Throughout May, we are featuring all the articles that were shortlisted for the Harper Prize 2020. The Harper Prize is an annual award for the best early career research paper published in Journal of Ecology.
Madelon’s article ‘Root‐niche separation between savanna trees and grasses is greater on sandier soils‘ was one of those shortlisted for this year’s award.
As a plant ecologist working in grassland, savanna, and shrubland ecosystems, I am keenly interested in understanding vegetation dynamics in the face of global change, and using this knowledge to inform the management of ecosystems into the future. In 2020 I completed a Ph.D. in Ecology and Evolutionary Biology in Carla Staver’s lab at Yale University. Prior to that I studied ecology as an undergraduate at Princeton University and spent a year in Vietnam as a Luce Scholar developing environmental education programmes.
I am now a postdoctoral scholar at the University of Oregon working with Lauren Hallett, as well as Kirk Davies and Chad Boyd at the Eastern Oregon Agricultural Research Center, on understanding annual grass invasion and rangeland resilience across the Northern Great Basin. I grew up in Oregon and first got hooked on plant ecology through a summer research programme in the sagebrush steppe in Idaho as a teenager, so my current work has given me a chance to reflect on what got me here, and I would be delighted to tell my 15-year-old self that this has turned out to be just as much fun as I imagined.
Trees in savannas live surrounded by grasses, and savanna ecologists have long debated to what extent trees use deeper soil water than the grasses they compete with. I became fascinated by this question in the process of trying to explain some broadly observed patterns in savanna vegetation: that tree densities and rates of woody encroachment (increases in woody biomass and cover) are often higher on sandy soils. What if root-niche separation was not the same everywhere? Specifically, what if soil texture was shaping the rooting strategies of trees and grasses, and allowing trees to perform better on some soils than others?
Although the question of tree vs. grass rooting niches is an old one, it had mostly been examined at one site at a time and with varying methods, limiting our ability to make broader generalisations about variation across environments. For this paper, I measured tree and grass rooting depths at eight savanna sites in Kruger National Park, South Africa, across a rainfall gradient and a soil texture contrast, to gain a robust comparative understanding of variation in tree-grass niche separation. I used two different stable isotope methods for a comprehensive picture of rooting strategies, examining active water uptake (using water isotopes) as well as the distribution of fine roots (using carbon isotopes).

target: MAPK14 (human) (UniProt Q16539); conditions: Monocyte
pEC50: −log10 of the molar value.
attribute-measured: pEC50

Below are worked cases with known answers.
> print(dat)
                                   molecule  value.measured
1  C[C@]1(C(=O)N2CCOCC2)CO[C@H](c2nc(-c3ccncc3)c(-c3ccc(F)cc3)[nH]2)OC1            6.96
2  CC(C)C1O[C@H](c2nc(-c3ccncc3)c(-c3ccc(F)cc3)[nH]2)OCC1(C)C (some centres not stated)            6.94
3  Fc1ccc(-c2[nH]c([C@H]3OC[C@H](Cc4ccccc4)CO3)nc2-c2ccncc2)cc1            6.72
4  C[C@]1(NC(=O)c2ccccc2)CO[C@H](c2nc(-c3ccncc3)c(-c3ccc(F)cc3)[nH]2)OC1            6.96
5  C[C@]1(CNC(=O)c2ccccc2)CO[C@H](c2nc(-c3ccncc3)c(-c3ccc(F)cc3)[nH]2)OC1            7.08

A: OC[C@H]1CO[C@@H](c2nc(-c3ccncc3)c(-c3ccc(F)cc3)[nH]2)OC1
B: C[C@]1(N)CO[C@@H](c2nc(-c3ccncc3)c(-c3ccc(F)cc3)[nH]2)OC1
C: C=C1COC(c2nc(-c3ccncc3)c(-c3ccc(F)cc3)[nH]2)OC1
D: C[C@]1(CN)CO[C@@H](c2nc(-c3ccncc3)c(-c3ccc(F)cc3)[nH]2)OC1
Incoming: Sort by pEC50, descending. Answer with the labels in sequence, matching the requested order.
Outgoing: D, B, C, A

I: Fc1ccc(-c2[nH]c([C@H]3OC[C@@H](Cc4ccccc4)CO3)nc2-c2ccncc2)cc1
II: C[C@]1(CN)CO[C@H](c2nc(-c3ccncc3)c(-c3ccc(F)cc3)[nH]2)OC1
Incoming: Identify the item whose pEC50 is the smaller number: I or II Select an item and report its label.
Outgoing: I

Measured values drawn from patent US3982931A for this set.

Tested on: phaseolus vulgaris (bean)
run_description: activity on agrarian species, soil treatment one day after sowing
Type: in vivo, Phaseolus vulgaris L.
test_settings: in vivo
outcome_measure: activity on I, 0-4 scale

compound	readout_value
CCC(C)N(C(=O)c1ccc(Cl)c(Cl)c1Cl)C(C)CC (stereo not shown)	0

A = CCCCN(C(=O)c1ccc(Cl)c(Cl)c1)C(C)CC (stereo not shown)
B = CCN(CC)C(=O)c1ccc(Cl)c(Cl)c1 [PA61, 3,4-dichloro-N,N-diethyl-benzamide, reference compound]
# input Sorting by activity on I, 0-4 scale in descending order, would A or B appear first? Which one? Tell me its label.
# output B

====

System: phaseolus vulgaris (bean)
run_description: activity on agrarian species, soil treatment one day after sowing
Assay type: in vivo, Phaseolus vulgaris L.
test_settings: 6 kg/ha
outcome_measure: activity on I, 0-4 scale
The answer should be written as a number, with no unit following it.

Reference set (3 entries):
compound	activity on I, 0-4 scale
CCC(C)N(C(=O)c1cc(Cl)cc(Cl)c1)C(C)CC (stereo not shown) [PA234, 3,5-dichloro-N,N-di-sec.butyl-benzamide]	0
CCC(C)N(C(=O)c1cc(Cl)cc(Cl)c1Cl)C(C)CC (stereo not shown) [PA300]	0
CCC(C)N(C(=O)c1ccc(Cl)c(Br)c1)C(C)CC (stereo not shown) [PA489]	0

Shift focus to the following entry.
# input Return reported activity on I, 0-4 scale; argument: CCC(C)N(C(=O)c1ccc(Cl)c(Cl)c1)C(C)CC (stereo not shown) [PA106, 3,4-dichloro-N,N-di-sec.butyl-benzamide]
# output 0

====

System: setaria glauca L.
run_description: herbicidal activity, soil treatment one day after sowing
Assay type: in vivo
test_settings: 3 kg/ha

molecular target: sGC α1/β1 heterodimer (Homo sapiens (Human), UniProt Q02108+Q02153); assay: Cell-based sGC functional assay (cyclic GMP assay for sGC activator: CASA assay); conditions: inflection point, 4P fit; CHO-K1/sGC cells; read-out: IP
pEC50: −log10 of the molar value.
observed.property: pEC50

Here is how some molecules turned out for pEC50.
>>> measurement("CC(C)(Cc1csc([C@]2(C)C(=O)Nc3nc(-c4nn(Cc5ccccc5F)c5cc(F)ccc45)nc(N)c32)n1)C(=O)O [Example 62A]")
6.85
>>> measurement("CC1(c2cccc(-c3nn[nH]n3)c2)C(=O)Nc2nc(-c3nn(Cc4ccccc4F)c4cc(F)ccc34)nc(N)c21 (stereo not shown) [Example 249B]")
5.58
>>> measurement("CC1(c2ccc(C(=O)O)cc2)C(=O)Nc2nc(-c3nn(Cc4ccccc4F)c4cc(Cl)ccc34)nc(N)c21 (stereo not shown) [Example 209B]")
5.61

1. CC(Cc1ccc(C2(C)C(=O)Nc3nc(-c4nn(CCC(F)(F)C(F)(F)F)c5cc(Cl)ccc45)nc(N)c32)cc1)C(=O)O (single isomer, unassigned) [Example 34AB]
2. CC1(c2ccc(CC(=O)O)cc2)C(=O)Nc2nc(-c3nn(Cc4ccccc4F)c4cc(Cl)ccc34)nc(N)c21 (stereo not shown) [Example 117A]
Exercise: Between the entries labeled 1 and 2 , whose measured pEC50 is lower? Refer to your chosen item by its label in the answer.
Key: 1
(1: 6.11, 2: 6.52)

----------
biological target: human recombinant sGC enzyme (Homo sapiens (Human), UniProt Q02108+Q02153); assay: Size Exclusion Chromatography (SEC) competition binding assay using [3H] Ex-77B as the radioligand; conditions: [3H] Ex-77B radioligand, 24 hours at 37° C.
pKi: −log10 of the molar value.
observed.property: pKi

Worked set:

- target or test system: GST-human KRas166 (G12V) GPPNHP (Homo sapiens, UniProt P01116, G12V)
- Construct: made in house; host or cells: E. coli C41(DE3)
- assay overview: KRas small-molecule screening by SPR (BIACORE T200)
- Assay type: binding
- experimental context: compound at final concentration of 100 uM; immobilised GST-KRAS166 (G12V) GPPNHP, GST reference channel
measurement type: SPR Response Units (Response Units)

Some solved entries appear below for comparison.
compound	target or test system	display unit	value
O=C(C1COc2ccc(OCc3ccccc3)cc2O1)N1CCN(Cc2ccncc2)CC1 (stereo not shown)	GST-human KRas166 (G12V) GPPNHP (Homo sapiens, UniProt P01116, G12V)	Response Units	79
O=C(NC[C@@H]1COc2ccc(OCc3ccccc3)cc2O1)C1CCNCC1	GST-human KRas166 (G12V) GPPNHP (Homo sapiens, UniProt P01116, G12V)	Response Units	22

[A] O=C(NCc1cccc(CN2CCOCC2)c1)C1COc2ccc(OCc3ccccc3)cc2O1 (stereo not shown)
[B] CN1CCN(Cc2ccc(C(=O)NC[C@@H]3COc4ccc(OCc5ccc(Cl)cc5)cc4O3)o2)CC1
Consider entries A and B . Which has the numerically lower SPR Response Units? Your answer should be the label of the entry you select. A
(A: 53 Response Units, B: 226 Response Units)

Trees on sandy soils consistently used deeper water and diverged more from grasses in how they distributed their roots, while trees on clayey soils overlapped more with the shallow root distributions and water uptake of grasses. In short, these niche differences should help trees perform better in escaping competition with grass on sandy soils. These findings help explain patterns in savanna vegetation that previously lacked a clear mechanistic basis, illuminating the belowground interactions that shape aboveground differences in savanna tree dynamics. This is also critical information for predicting the future of savannas under global change, as trees on sandy soils will be better able to take advantage of an expected shift to less frequent, larger rainstorms.
This work was part of my Ph.D. dissertation at Yale University, as part of a broader examination of savanna vegetation dynamics and responses to rainfall variability. Out of my dissertation chapters, this one may have been my favourite, partly because I enjoyed the different hands-on skills it required: from navigating the savanna landscape and collecting plant and soil samples in the field in South Africa; to handling liquid nitrogen and a vacuum system to extract the water from those samples in an isotope lab at Kansas State University. The senior co-authors on this paper (Jesse Nippert, Ricardo Holdo, and my Ph.D. advisor Carla Staver) were excellent mentors and collaborators. I am also enormously grateful to have been able to do the fieldwork for this project in Kruger National Park, and for the support of the Scientific Services community there.
We announced the winners of the Harper Prize 2020 at the end of April, find out more on the blog.
You can also read all 8 shortlisted papers in our new Harper Prize 2020 Virtual Issue. These articles are free to read for a limited time!